The antics of the APNU/PNC government and opposition PPP continue. So too do their hypocrisy, lies and skullduggery. Today it’s about oil and sugar.
US oil company ExxonMobil did pay a signing bonus according to the Stabroek News, an issue which the current administration has been silent about. Reports indicate that politicians in both camps are trying to angle themselves behind the scenes to benefit from the impending oil wealth.
In the case of sugar, it’s a sad story. Thousands of workers will soon be on the breadline. Most of them have always faithfully provided electoral support for the PPP. What did the PPP do for the industry during its 20 odd years in government? The Moscow trained economist subsidized the industry to the tunes of millions year after year instead of coming up with a viable solution for the sector. Falling sugar prices on the world market was not a sudden development. Neither was the withdrawal of the EC subsidy. That the prospects for sugar were dim had been recognized decades ago by many, including the renowned Professor, Dr Clive Thomas. Nobody heeded his warnings.
With the coming of the APNU, a hasty and half-baked solution is in the making while the party concentrates on cosmetic changes and measures to ensure a second term in office to capitalize on the oil boom. While it’s true that the treasury cannot continue to bail out the industry, the welfare of the workers should be paramount in the minds of all. When sugar workers take to the streets, it will reflect either the strength or weakness of the PPP.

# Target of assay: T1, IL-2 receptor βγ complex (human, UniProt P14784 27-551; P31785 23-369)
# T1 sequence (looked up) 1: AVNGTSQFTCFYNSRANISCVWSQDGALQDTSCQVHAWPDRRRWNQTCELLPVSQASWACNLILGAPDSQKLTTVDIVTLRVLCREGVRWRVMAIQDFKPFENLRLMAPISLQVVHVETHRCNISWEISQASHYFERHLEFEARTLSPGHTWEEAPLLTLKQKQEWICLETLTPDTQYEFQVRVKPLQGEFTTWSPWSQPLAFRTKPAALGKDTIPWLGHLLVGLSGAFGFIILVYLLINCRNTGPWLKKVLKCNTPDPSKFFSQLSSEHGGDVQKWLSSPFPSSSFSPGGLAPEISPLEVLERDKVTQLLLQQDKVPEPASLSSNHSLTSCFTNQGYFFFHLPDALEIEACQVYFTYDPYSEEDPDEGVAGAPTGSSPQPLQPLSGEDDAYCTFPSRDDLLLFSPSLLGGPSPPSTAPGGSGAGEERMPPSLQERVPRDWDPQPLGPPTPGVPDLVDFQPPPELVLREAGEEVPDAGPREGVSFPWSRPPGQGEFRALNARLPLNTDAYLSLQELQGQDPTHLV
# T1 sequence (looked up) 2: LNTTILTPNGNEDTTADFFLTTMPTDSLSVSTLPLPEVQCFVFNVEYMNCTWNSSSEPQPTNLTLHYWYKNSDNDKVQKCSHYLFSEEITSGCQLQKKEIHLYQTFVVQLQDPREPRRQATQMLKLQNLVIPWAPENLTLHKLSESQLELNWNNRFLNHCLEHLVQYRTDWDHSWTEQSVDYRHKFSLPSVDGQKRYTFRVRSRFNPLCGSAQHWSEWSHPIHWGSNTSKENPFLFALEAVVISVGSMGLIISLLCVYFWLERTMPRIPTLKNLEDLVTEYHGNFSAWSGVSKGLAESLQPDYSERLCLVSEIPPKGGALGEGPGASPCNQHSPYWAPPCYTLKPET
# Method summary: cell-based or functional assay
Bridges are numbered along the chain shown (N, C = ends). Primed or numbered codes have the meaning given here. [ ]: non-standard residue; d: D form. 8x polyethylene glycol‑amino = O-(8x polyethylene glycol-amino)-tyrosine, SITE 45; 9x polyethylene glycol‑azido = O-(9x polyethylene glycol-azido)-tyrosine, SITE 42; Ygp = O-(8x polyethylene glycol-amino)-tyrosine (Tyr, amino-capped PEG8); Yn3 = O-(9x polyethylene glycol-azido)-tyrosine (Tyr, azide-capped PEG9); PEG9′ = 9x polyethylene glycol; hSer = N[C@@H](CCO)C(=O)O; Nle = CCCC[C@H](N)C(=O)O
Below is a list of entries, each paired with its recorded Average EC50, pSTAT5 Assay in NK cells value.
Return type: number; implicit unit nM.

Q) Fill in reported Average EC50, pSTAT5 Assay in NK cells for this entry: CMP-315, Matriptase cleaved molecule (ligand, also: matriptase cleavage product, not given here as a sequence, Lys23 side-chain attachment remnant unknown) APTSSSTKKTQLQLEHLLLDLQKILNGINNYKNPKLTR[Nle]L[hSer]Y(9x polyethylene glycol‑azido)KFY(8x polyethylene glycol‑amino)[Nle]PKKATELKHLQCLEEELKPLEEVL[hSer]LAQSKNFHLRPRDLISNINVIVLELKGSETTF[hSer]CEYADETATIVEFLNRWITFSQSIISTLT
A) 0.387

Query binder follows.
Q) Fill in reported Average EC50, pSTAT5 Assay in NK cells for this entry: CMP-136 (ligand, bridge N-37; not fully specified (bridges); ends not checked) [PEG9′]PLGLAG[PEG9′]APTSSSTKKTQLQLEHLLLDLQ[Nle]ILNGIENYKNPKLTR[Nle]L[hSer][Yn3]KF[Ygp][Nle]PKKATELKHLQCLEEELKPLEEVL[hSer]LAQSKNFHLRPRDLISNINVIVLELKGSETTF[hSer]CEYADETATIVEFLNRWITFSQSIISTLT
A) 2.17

Sugar workers, especially those in Berbice, felt betrayed and jilted by the AFC, a party of failed promises. Having become a rubber stamp party within the ruling APNU, the AFC is currently searching for ways to keep afloat as the 2020 election approaches. Uppermost in the minds of AFC executives is the possibility that the minority party runs the risk of losing its voters from Berbice, given the ceremonial power of AFC bigwigs, Prime Minister Moses Nagamootoo, and Minister of Public Security Khemraj Ramjattan.
Having covered the Guyana Parliament and observed the political scene for a number of years I have come to a few conclusions: Firstly, both the government and opposition members try to make impressive speeches but end up like political parrots. Of course the orators are a vanishing breed. So too is the art of political debate.
Secondly, most in both the PPP and APNU/PNC camps are hypocrites. Just keep a file of their speeches over the years and do a content analysis. The conclusions won’t be otherwise.
Thirdly, what they say in and out of Parliament is far from what they do on the ground.
The result is a country in which the innocent population is manipulated for the material benefit of our politicians.